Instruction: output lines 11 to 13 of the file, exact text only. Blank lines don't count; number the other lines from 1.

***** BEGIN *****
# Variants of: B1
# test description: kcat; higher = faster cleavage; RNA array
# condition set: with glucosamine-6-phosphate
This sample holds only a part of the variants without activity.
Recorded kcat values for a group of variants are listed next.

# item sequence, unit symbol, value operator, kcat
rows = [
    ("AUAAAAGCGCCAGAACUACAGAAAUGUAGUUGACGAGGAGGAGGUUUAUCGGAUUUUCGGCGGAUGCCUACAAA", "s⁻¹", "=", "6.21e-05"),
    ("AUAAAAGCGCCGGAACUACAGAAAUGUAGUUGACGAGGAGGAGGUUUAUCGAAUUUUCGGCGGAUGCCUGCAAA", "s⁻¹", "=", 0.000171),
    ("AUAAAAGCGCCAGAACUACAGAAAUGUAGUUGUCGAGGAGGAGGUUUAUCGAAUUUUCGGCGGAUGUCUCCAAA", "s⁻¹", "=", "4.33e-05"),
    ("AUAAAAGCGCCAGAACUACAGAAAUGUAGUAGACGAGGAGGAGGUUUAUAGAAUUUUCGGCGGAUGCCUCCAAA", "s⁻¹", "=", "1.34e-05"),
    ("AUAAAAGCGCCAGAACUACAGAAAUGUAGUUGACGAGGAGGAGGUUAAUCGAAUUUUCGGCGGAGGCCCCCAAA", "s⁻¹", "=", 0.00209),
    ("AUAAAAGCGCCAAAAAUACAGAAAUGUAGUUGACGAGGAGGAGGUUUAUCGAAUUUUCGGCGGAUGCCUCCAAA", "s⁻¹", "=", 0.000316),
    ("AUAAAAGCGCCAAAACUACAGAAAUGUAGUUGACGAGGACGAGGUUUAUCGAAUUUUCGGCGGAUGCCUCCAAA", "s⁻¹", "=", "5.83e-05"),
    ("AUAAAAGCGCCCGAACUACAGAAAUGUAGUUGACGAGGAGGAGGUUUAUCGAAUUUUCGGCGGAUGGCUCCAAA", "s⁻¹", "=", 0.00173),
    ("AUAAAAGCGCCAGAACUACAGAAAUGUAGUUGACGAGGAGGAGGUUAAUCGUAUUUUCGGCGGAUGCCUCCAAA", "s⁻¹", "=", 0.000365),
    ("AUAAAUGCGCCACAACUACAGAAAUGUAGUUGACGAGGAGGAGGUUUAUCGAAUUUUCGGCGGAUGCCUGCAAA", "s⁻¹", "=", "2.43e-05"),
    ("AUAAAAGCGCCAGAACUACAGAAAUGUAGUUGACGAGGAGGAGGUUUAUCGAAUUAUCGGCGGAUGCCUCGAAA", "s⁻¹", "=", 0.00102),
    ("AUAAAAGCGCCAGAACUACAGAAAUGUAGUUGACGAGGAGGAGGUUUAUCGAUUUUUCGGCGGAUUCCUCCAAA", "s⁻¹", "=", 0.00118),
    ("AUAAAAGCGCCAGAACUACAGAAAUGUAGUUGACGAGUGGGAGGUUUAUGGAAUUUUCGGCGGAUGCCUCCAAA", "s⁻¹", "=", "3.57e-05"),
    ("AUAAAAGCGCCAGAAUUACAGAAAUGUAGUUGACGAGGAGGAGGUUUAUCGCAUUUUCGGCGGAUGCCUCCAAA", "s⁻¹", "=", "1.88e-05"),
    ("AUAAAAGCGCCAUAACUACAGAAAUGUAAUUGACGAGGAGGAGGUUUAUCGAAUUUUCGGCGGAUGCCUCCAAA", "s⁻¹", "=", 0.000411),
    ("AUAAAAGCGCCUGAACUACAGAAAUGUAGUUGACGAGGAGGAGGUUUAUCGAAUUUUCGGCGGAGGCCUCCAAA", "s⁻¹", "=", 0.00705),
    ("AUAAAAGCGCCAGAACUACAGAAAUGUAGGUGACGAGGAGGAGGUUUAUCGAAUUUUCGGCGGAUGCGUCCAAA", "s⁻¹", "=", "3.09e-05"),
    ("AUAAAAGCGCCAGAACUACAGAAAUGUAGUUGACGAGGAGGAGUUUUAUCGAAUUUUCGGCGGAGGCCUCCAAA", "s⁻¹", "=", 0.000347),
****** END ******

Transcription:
    ("AUAAAAGCGCCAGAACUACAGAAAUGUAGUAGACGAGGAGGAGGUUUAUAGAAUUUUCGGCGGAUGCCUCCAAA", "s⁻¹", "=", "1.34e-05"),
    ("AUAAAAGCGCCAGAACUACAGAAAUGUAGUUGACGAGGAGGAGGUUAAUCGAAUUUUCGGCGGAGGCCCCCAAA", "s⁻¹", "=", 0.00209),
    ("AUAAAAGCGCCAAAAAUACAGAAAUGUAGUUGACGAGGAGGAGGUUUAUCGAAUUUUCGGCGGAUGCCUCCAAA", "s⁻¹", "=", 0.000316),